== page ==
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July 8, 2004

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Dueling opinions on guns
National Post, July 2
Simon Fraser University professor Gary Mauser, whose research decries any link between rising crime rates and gun ownership, is taking aim at a colleague for supporting such a notion. Mauser has accused SFU criminologist Neil Boyd of cherry picking statistics and countries to support his argument that the availability of guns puts public safety at risk. Both scholars recently aired their views in opinion pieces in the National Post. Boyd concluded: “If it were true that more guns produced less crime, America would be the safest country in the world — an annual toll of almost 11,000 homicides involving firearms tells a different story.” A few days later, Mauser responded: “As a criminologist, one would think Boyd would understand that criminal violence increases with the extent of organized crime in a country, not the number of hunters and target shooters.”

The all-seeing all-saying cell phone
North Bay Nugget, July 1
It seems as though everyone and their dog has a wallet-sized cell phone these days, but North American cell phone manufacturers and content
providers are not content. They want to match their European and Asian competitors' market penetration, which is about 70 per cent, exceeding North America's 40 to 50 per cent. SFU associate communication professor Richard Smith is not surprised by cell phone providers' new benchmark. “We're moving to the next step in the market and this hybridization that we're seeing is all about getting that kick-start to do it,” says Smith. “The trick is to add enough services so that there will be something for everyone.” Smith predicts that location-based services via wireless cell phones will be the ultimate achievement. “The cliched example is walking by a coffee shop and having a phone beep with an email offering the user a virtual coupon for 50 cents off a non-fat latte. The user would then be able to pay by phone.”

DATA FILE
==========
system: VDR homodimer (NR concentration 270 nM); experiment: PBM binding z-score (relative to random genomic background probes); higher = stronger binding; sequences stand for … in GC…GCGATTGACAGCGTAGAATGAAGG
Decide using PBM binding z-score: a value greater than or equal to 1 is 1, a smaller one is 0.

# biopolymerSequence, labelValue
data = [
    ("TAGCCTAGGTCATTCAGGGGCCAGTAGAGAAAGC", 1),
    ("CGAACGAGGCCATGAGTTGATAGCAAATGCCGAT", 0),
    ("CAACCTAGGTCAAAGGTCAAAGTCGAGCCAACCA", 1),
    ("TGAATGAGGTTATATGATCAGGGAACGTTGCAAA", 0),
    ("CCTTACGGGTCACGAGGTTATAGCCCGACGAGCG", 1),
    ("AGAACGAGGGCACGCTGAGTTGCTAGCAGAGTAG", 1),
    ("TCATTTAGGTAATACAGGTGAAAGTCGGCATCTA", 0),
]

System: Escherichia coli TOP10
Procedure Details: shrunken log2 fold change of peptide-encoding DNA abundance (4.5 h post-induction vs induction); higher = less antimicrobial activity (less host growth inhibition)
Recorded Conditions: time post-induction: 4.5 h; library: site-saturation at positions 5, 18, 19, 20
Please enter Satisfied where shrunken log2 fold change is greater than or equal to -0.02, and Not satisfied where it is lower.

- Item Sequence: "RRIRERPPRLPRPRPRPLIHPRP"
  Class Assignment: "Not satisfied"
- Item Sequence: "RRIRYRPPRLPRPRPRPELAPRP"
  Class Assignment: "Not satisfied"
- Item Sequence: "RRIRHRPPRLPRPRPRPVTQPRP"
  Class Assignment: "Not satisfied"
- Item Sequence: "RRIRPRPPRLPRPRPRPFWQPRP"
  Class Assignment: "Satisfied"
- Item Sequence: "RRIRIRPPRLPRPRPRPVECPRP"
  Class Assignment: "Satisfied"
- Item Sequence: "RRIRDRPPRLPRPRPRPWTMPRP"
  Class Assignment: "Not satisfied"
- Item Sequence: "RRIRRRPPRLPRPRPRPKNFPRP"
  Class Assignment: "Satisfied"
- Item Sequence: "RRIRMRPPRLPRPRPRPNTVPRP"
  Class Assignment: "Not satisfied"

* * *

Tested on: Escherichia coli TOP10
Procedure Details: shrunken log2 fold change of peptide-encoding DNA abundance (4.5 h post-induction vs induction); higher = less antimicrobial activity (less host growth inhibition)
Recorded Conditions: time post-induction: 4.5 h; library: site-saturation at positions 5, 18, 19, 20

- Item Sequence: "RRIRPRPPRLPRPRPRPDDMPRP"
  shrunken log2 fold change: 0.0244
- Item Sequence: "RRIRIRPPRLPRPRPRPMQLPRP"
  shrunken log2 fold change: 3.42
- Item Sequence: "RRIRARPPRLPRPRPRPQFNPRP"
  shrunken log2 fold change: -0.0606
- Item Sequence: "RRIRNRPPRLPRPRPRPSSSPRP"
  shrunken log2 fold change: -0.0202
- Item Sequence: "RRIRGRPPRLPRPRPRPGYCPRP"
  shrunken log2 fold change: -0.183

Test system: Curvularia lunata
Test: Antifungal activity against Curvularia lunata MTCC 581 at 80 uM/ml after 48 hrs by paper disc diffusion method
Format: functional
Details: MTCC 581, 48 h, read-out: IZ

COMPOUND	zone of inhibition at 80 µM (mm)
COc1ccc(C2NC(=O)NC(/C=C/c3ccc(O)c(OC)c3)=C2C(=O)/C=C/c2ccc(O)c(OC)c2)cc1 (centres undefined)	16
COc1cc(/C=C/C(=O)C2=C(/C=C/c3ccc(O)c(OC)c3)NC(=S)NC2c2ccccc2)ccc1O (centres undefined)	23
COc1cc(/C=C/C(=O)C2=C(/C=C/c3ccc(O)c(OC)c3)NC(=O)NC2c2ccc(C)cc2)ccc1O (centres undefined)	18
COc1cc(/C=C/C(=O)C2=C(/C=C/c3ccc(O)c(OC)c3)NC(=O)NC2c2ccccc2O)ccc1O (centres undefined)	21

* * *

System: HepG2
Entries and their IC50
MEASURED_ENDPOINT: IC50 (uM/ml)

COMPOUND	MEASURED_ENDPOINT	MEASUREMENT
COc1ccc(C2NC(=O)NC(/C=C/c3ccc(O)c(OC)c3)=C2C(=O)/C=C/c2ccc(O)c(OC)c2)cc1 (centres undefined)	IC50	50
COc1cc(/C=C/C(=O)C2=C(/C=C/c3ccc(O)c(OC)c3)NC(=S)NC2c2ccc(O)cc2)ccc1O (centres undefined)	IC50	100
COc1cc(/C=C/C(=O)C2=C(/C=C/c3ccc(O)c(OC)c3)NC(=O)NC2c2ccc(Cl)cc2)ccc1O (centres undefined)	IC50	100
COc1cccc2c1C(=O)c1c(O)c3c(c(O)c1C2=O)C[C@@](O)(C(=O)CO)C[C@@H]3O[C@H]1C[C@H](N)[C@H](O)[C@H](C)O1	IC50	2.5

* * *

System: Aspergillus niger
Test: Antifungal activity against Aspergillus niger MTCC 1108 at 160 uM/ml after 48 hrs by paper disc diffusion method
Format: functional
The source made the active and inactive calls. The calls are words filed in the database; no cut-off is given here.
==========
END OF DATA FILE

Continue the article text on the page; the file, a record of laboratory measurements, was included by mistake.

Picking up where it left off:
Weighing the fear factor
Vancouver Courier, June 30
While successful federal Vancouver Centre incumbent Hedy Fry figures it was the electorate's faith in the Liberals that enabled her to regain her seat, her opponents credit a fear factor. Conservative candidate Gary Mitchell blames Conservative MP Randy White, who lost his seat, for leading voters to think his personal views were the party's. Mitchell sees a direct correlation between his loss and White's release of a videotape, days before the election, in which he opposed same-sex marriage. Kennedy Stewart, a SFU political scientist and the NDP candidate for Vancouver Centre, also feels ballots cast in fear cost him votes. “What I was able to say resonated with people, but I think the Liberal scare tactics in the last few days - that Harper is scary - had an effect,” says Stewart, who is back teaching at SFU.

Metro West votes for Liberals
Vancouver Sun, June 30
Political analysts credit the Liberal party's new deal for cities and its high-profile B.C. candidates with increasing the party's urban seats from five to eight. While the Conservatives promised communities three cents per litre of the federal gas tax, the Liberals promised five cents per litre. That was part of a larger urban agenda the party packaged as its new deal for cities. SFU political scientist Daniel Cohn links the Liberals' B.C. increase to a metropolitan Western Canada with policy preferences that favour the Liberals and the New Democrats.

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